Almost immediately after its publishing, An African in Greenland became one of those books that gets talked about, written about, passed around and around among friends. This is how the book came to me, through my friend Jean. Jean’s own obsession with the book lead him to create an entire art show around it. A native Frenchman, Jean has adapted so well to New York life that we used to tell people his very slight accent came from New Jersey. For Jean, and for all the fans of the book, An African in Greenland taps into questions that gnaw at the traveler living in an increasingly globalized world. How does one enter a foreign land? As a tourist? A merchant? An impassive chronicler? An avid assimilator?

With travel now so easy, what are we to call ourselves when we go from place to place? What is the difference between the wanderer and the tourist? Between the tourist and the explorer? Kpomassie, who calls himself a “traveler,” never gives us answers to the questions he raises — not directly. One thing that makes An African in Greenland such a remarkable travelogue is its style. Kpomassie’s story is personal, not universal. It is told through the author’s actions and observations rather than his intentions. He often makes you feel as if you’re right there in the homes of Greenlanders, but rarely are you inside Kpomassie himself. Little details, like his age or the year, are absent or come quite late in the book (we learn in the last pages that he is 24). Moreover, it’s never clear why Kpomassie is so obsessed with going to Greenland in the first place, why he spent 10 years of his young life, working his way through mid-1960s Africa and Europe, trying to get there. Kpomassie has no pretensions to study Greenlanders. Though he grew up in French-controlled Togo, living — like Greenlanders — in the shadow of colonialism, he is uninterested in big sociological comparisons. He seldom makes judgments in the course of the book save those that come from a heartfelt delight or disgust or confusion. All he mentions is a “muddled, yet vivid wish…triggered perhaps by the pursuit of a recurrent dream…and a desire to find some last fixed point which would be neither southern Greenland nor Africa and above all not Europe!” Kpomassie’s travels begin with a childhood fascination and never stray. His unsatisfying, unprescriptive enthusiasm is the book’s charm. And maybe, also, its message. You’re in a position of deference as a traveler, a traveler in the Kpomassie sense. You’re unstable, uncomfortable. But you’re more receptive, too. Ironically, if you travel without expectations, you can often find yourself feeling more at home. You can be a traveler without being a stranger.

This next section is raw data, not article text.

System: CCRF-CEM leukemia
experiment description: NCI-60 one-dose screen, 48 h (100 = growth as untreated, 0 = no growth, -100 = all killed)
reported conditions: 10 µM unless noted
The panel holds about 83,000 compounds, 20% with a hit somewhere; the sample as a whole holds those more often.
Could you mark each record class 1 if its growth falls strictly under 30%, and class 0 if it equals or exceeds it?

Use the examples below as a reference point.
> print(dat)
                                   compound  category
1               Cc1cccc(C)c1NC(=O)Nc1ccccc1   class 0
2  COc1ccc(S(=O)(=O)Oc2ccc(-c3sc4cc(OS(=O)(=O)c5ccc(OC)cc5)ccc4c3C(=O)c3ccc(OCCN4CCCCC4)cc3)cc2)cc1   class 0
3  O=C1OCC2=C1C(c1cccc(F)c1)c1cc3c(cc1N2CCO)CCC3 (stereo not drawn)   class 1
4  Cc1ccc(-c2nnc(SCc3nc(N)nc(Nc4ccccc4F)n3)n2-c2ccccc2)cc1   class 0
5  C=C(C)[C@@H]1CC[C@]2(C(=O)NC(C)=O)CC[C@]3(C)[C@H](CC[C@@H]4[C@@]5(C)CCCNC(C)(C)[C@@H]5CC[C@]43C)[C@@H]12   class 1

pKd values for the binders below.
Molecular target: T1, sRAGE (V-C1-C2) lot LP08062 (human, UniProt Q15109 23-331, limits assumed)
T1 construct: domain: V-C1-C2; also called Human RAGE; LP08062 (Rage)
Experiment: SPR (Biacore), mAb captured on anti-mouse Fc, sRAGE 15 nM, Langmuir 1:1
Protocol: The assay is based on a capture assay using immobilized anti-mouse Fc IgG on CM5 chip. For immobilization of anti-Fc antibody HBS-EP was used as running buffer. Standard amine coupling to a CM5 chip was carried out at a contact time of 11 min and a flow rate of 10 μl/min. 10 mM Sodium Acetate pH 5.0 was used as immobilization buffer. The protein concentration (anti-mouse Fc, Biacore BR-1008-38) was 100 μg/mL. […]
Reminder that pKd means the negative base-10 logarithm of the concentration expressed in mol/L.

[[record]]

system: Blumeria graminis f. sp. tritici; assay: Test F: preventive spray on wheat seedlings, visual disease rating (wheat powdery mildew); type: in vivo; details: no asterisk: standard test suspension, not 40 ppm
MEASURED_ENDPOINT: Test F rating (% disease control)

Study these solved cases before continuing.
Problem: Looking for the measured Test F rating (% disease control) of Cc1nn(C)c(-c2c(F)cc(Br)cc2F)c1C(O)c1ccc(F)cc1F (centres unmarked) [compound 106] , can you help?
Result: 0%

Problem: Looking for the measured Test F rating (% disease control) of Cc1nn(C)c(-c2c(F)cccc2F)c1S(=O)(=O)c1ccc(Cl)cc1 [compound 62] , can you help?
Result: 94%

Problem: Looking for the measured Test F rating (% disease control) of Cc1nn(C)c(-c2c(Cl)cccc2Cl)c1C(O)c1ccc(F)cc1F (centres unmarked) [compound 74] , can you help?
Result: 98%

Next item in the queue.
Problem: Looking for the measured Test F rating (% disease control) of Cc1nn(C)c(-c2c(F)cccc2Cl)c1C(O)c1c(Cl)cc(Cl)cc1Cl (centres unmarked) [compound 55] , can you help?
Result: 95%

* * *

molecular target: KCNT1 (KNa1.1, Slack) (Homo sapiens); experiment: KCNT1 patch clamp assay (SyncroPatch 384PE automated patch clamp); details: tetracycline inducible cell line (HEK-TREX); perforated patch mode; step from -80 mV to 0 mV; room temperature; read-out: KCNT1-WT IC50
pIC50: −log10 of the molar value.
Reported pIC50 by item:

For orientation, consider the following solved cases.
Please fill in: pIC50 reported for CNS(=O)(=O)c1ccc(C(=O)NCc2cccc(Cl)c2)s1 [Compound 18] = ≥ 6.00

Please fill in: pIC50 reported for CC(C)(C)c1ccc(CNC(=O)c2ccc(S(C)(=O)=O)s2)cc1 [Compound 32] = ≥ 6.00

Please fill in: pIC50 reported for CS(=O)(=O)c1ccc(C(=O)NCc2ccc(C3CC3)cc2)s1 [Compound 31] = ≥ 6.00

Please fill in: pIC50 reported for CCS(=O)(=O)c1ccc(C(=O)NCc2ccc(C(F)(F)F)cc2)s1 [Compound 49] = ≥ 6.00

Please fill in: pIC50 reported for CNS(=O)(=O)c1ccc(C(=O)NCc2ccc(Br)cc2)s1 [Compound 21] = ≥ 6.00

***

And so, Kpomassie eventually gives up his quest to find a True Greenlander, comes to appreciate the living, breathing, three-dimensional Greenland he finds. And he comes to feel, in the end, just as comfortable there as he always knew he would. “You hunt and fish with my sons,” says old Robert Maattaq. “You love our food, just like those foreigners who spend the rest of their lives among us….Every day they talked of going back to their own land, but they never did. They had become real kalenlek sochlo ichlit — like you, true Greenlanders!”

Mattaaq was right. Kpomassie never did go back to live in his own land, but he didn’t stay in Greenland, either, choosing instead to reside in France. In the last pages of An African in Greenland, as Kpomassie says goodbye to Maattaq and walks toward the boat that would take him back to Europe, he hears Robert behind him, calling out. “Then he turned around,” Kpomassie writes, “and I heard him say my name twice.” What name this was, the author doesn’t say. • 24 February 2011


Stefany Anne Golberg is a writer and multi-media artist. She has written for The Washington Post (Outlook), Lapham’s Quarterly, New England Review, and others. Stefany is currently a columnist for The Smart Set and Critic-in-Residence at Drexel University. A book of Stefany's selected essays can be found here. She can be reached at